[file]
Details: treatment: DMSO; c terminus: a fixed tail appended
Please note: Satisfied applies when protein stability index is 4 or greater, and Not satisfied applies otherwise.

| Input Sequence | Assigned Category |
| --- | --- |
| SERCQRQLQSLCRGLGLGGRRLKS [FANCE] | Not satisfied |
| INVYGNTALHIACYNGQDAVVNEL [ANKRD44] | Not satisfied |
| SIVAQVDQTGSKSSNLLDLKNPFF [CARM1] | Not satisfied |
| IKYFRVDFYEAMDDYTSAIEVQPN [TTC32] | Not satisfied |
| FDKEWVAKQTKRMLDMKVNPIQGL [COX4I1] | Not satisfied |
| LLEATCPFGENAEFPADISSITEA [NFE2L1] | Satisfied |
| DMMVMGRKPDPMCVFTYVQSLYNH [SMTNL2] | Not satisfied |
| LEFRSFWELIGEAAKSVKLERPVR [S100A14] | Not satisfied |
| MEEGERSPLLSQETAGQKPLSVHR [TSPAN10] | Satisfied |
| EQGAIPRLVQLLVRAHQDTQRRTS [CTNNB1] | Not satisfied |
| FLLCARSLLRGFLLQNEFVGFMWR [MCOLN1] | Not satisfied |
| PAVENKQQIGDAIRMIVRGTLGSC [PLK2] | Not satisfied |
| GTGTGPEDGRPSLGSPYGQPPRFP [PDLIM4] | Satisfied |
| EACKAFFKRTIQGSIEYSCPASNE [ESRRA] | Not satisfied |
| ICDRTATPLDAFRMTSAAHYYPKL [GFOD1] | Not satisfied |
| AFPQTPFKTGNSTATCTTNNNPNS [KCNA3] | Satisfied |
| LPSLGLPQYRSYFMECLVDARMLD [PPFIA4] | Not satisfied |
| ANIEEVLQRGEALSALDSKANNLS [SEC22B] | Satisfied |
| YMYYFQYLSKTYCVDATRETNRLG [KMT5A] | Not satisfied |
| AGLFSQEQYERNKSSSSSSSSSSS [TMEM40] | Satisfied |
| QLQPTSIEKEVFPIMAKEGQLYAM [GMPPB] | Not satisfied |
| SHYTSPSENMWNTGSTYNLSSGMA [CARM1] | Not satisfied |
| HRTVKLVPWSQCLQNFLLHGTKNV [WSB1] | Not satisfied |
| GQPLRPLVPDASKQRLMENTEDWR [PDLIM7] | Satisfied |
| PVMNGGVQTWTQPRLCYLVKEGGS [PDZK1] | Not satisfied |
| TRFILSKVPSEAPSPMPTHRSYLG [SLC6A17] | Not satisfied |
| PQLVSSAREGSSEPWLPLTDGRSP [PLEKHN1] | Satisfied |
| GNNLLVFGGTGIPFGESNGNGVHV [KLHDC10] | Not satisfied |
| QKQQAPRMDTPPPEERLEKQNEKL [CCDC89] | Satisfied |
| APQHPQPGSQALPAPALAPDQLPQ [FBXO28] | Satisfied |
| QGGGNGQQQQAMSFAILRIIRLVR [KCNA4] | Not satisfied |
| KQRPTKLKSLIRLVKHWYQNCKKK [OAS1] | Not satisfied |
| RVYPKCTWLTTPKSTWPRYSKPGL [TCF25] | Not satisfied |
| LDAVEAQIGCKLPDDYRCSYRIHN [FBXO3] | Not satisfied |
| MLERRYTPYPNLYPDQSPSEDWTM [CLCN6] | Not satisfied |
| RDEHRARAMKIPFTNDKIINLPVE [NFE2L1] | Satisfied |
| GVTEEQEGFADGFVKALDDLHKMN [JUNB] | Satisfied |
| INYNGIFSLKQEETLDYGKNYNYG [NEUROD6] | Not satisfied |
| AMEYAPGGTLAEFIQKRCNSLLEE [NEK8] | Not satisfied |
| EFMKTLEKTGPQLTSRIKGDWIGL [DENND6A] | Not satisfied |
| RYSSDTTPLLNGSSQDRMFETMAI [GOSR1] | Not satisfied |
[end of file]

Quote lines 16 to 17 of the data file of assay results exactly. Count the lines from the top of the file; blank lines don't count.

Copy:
| PAVENKQQIGDAIRMIVRGTLGSC [PLK2] | Not satisfied |
| GTGTGPEDGRPSLGSPYGQPPRFP [PDLIM4] | Satisfied |